Sign up now!
Don't show this again
Sweepstakes Rules

We’re glad you’re enjoying Poultry Health Today.
Access is free but you’ll need to register to view more content.
Already registered? Sign In
Tap to download the app
REPORTSCollect articles and features into your own report to read later, print or share with others

Create a New Report


Read Later

Create a new report

Report title (required) Brief description (optional)
follow us

You must be logged in to edit your profile.

Favorites Read Later My Reports PHT Special Reports
Poultry Health Today is equipped with some amazing (and free) tools for organizing and sharing content, as well as creating your own magazines and special reports. To access them, please register today.
Sponsored by Zoetis

Sponsored By Zoetis

PHTweb Coccidiosis Control 333721267

Greater understanding needed before new coccidiosis vaccines come to fore

The use of recombinant vaccines can prove a valuable strategy against coccidiosis in poultry, say the authors of a new review, but better understanding of host-parasite interactions and gut microbiology is needed to ensure greater effectiveness of such anticoccidial measures.

Coccidiosis, caused by the protozoan parasites Eimeria spp., is a ubiquitous challenge in global poultry production. Current control measures involve the use of live and attenuated vaccines, ionophores, synthetic anticoccidials and a range of feed additives. But where vaccination is concerned, things may be set to change, the researchers behind the study suggested.

“Live and attenuated parasite vaccines are highly effective for controlling field coccidiosis, but the high cost of vaccine production and their limited availability, not to mention the emergence of drug-resistant Eimeria strains, have generated increased interest in recombinant vaccines as an alternative strategy to control coccidiosis,” they wrote in the journal Vaccines.1

Recombinant ‘work in progress’

The review noted that a number of Eimeria antigens have been identified, with the results of vaccination studies using 11 such targets detailed. A number of positive outcomes were observed, from increased antibody production and reduced shedding of Eimeria oocysts to increased weight gain.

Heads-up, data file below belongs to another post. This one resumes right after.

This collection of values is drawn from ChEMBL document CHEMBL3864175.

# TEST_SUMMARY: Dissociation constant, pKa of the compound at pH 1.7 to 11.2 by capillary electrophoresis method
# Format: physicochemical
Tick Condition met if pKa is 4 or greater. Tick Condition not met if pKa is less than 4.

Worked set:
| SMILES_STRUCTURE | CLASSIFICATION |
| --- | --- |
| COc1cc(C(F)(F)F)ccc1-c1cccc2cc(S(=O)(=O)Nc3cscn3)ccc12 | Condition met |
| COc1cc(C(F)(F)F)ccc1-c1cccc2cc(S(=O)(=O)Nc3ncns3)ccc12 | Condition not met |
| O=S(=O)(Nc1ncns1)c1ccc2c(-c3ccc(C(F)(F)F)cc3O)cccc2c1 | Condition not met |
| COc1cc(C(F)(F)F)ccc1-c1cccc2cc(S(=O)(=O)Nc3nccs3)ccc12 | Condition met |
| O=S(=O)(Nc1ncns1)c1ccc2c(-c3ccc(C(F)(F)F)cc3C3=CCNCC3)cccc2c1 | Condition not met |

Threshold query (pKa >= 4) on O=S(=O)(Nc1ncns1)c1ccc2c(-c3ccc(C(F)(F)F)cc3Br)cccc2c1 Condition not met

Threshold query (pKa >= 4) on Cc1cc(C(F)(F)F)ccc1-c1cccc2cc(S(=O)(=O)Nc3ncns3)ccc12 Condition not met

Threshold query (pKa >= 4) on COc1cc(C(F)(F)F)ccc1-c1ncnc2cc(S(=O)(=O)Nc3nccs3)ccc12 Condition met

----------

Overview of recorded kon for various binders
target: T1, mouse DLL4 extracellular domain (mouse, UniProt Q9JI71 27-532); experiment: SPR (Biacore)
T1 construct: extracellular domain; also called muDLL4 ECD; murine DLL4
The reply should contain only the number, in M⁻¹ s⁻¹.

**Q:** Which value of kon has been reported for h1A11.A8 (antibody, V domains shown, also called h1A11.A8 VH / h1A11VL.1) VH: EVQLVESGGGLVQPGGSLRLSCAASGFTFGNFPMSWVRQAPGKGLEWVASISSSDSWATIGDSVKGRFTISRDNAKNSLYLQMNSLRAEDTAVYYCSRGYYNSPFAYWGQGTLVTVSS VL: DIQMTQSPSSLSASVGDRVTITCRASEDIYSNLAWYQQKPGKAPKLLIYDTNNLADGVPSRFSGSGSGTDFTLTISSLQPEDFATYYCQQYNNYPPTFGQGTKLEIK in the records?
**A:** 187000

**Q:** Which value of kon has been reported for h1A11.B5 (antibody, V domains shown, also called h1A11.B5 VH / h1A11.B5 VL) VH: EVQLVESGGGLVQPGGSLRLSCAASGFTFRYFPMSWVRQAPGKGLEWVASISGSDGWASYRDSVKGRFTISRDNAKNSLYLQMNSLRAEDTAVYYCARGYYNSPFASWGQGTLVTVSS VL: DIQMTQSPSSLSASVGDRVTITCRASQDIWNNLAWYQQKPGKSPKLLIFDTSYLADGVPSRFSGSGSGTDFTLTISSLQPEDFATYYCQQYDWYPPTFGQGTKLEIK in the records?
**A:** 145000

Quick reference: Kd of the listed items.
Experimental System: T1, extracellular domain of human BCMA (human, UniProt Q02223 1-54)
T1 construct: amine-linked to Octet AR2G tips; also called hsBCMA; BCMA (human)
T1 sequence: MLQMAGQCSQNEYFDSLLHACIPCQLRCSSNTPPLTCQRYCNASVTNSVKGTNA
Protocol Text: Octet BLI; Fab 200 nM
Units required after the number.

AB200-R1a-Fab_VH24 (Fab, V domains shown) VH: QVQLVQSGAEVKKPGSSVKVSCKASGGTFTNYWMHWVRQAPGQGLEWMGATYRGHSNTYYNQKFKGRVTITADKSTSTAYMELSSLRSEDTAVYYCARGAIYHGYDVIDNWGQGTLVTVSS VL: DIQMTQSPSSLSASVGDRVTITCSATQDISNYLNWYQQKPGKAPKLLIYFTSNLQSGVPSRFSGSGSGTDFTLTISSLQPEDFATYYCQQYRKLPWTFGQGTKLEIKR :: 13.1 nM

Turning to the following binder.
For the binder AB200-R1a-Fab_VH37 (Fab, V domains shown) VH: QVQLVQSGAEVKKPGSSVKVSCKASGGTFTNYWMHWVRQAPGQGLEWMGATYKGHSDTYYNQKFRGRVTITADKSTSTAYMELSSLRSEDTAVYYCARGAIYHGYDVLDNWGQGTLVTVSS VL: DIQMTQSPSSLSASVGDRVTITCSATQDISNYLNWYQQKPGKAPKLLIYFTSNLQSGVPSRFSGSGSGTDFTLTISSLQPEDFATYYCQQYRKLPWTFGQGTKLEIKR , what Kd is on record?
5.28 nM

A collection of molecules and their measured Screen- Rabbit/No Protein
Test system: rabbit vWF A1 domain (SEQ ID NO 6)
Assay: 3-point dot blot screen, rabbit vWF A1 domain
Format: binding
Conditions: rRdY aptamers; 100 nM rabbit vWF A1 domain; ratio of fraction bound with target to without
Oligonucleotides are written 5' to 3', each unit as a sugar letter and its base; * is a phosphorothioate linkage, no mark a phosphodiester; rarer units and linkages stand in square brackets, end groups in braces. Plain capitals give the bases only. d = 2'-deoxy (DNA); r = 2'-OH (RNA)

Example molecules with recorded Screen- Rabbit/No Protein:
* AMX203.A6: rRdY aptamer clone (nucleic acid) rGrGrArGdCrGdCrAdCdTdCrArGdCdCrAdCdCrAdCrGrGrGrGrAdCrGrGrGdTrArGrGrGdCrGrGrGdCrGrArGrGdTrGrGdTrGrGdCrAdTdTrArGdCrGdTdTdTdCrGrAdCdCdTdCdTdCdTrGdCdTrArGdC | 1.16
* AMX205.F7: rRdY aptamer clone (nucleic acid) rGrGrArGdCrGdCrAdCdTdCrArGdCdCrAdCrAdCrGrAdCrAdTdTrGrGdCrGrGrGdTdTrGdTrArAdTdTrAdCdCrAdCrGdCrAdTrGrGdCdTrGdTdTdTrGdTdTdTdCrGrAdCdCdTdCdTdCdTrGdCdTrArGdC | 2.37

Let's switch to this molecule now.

There are a number of different vectors that have been experimentally used to deliver Eimeria antigens in recombinant vaccines to date, the researchers said, with feasibility demonstrated for Salmonella strains, yeast, bacterial vectors and plant-derived vectors. Work looking at adjuvants to potentially increase the efficacy of recombinant vaccines was also noted.

“In comparison to using live and attenuated parasite vaccines, recombinant antigens are safe and more immunogenic since they are selected on the basis of their ability to induce various aspects of protective host immunity,” the authors continued, noting considerable activity in the pharmaceutical industry to develop recombinant vaccine products against coccidiosis.

However, they also note a number of knowledge gaps around such vaccines at this time, including difficulties in finding the right parasitic antigens, cost and a lack of ideal delivery system for vaccinating large flocks.

The road to additional control options

As well as vaccination, the review also looked at a number of treatment options, including pathogen-specific egg yolk antibodies, pro- and prebiotics, host defense peptides, organic acids and other feed additives.

Innovations in these areas represent a major unmet need for the livestock sector, but factors predicting their success or failure are complex, the authors said.

The potential success of such alternatives needs to be judged from multiple perspectives, they argued, with research funders more closely involving farmers, veterinarians and farm advisors in early funding decisions.

Using a combination of management options, combined with good husbandry practices, is the optimum route to ensuring effective control of coccidiosis and continued productivity, the researchers concluded.

The full research paper is available in Vaccines.



1 Lee Y, Lu M, Lillehoj HS. Coccidiosis: Recent progress in host immunity and alternatives to antibiotic strategies. Vaccines. 2022;10(2):215.

Shareicon Pht 1
Share It
The use of recombinant vaccines can prove a valuable strategy against coccidiosis in poultry, say the authors of a new review, but better understanding of host-parasite interactions and gut microbiology is needed to ensure greater effectiveness.

Click an icon to share this information with your industry contacts.

Posted on August 3, 2022

tags: ,

You must be logged in to edit your profile.

Google Translate is provided on this website as a reference tool. However, Poultry Health Today and its sponsor and affiliates do not guarantee in any way the accuracy of the translated content and are not responsible for any event resulting from the use of the translation provided by Google. By choosing a language other than English from the Google Translate menu, the user agrees to withhold all liability and/or damage that may occur to the user by depending on or using the translation by Google.